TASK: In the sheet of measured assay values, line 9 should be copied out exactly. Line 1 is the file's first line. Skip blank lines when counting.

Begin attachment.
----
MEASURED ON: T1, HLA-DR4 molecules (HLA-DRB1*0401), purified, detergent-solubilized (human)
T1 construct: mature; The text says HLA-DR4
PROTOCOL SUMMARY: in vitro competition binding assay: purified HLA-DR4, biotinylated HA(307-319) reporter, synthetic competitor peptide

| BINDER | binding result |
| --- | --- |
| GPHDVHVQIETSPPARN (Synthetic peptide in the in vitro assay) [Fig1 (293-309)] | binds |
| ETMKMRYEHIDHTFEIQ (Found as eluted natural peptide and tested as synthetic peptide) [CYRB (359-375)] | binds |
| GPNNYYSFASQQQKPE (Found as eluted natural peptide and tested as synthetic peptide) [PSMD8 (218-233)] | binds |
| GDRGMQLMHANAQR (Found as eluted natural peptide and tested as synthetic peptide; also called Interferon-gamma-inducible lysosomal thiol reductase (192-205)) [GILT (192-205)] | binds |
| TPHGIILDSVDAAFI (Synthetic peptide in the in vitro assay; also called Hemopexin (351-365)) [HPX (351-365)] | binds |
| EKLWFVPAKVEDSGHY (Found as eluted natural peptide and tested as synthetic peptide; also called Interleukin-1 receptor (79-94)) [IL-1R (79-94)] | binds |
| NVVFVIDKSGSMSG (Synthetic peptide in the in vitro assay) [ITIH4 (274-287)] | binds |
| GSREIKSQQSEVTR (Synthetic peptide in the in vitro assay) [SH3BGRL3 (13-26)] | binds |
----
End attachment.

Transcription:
| GDRGMQLMHANAQR (Found as eluted natural peptide and tested as synthetic peptide; also called Interferon-gamma-inducible lysosomal thiol reductase (192-205)) [GILT (192-205)] | binds |